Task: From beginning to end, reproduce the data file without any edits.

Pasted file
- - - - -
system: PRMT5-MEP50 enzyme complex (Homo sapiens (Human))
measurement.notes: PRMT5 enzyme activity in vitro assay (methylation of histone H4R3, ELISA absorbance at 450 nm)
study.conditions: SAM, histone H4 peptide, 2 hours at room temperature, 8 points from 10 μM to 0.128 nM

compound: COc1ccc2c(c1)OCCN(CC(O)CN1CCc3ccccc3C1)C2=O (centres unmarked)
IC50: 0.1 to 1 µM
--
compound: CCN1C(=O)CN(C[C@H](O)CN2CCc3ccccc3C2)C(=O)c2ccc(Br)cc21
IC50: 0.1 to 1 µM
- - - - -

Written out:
system: PRMT5-MEP50 enzyme complex (Homo sapiens (Human))
measurement.notes: PRMT5 enzyme activity in vitro assay (methylation of histone H4R3, ELISA absorbance at 450 nm)
study.conditions: SAM, histone H4 peptide, 2 hours at room temperature, 8 points from 10 μM to 0.128 nM

compound: COc1ccc2c(c1)OCCN(CC(O)CN1CCc3ccccc3C1)C2=O (centres unmarked)
IC50: 0.1 to 1 µM
--
compound: CCN1C(=O)CN(C[C@H](O)CN2CCc3ccccc3C2)C(=O)c2ccc(Br)cc21
IC50: 0.1 to 1 µM